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Finding a Way

“If Beale Street Could Talk” indicts a world that makes love so difficult.

Courtesy of Annapurna Pictures

At the end of If Beale Street Could Talk, Barry Jenkins’s film adaptation of the James Baldwin novel of the same name, the main characters, Tish and Fonny, sit with their son in the visiting room of the prison where Fonny has been incarcerated for several years. As their voices fade and their conversation becomes harder to make out, a weary rendition of “My Country, ’Tis of Thee” begins to play and the credits roll. The takeaway here—unsubtle but still provocative—is that for black families, burdened by the injustices of the U.S. legal system, citizenship is both a birthright and a plight. How can we feel at ease in a home that is also a torture chamber?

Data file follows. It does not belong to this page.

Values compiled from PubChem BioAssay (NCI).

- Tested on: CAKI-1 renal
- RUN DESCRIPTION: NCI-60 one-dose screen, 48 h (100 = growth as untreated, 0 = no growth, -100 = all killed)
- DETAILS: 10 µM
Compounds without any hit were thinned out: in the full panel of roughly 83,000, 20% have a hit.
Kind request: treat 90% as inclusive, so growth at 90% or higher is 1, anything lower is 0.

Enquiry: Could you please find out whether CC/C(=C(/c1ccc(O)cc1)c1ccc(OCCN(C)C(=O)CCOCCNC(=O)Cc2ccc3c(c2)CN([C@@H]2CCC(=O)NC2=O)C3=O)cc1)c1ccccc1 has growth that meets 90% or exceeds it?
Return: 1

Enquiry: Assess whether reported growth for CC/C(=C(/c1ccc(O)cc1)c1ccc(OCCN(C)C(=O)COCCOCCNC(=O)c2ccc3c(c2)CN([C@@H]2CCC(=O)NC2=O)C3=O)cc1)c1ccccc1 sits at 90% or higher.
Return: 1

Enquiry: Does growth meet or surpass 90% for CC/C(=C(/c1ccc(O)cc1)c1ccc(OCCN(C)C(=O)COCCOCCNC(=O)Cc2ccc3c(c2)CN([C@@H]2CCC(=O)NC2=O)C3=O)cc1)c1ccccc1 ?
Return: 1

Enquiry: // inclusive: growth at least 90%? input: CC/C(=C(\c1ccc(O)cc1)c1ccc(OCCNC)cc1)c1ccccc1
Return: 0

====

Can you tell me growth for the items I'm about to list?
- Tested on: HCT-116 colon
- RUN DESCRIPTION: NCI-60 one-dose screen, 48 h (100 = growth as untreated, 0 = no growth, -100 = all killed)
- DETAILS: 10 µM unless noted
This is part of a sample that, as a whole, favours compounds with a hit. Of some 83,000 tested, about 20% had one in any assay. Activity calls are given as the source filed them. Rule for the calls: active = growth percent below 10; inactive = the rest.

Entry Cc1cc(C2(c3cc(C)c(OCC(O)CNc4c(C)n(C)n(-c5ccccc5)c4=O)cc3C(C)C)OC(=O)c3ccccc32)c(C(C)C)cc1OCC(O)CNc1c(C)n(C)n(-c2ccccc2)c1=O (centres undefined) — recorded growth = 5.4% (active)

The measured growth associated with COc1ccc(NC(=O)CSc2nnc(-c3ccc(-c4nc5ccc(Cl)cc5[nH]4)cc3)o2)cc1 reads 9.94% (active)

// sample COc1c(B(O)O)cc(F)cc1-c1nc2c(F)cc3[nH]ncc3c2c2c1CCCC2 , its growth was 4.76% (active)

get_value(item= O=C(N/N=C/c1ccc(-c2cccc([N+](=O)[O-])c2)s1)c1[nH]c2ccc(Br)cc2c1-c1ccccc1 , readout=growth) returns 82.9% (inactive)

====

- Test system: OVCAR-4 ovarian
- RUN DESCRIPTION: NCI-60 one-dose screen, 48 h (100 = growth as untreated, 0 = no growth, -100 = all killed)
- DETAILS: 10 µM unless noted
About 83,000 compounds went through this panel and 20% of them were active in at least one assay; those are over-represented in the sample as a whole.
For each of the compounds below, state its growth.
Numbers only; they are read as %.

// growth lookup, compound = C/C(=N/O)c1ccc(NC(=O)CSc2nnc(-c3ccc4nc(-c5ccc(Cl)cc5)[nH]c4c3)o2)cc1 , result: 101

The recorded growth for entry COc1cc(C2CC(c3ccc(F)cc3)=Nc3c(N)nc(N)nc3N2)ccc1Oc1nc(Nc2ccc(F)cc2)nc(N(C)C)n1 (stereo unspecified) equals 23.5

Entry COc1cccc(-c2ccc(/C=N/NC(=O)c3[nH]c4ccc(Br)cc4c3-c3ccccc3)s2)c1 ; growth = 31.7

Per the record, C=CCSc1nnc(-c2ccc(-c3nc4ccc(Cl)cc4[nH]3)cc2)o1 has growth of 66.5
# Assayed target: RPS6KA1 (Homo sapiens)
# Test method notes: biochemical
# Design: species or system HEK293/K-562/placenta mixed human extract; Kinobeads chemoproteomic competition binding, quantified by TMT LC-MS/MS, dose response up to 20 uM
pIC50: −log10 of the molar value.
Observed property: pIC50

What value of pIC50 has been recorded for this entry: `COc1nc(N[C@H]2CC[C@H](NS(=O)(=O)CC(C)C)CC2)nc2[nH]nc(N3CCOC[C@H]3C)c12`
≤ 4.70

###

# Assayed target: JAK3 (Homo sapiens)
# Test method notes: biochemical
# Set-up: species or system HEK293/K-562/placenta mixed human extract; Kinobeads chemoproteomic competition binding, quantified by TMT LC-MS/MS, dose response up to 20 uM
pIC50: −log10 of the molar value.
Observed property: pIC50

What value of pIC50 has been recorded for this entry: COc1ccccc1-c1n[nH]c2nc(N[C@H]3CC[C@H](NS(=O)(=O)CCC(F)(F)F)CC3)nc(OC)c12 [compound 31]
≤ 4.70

That is where Jenkins leaves us, but it is not the complete expression of where he wants us to go. This is his third feature-length film, and at the center of each of them is a love story. His first, 2008’s Medicine for Melancholy, is a romantic drama about an extended one-night stand between two black hipsters in a gentrifying San Francisco. Micah (Wyatt Cenac) and Jo (Tracey Heggins) hook up at a party without getting each other’s names. They spend the next day exploring the city they love, whose changes they are witnessing as young adults. Their differing views on the politics of blackness (Micah is race-conscious and activist-minded, whereas Jo prefers not to define herself solely through the lens of blackness), as well as Jo’s existing relationship, threaten to derail whatever chemistry they have.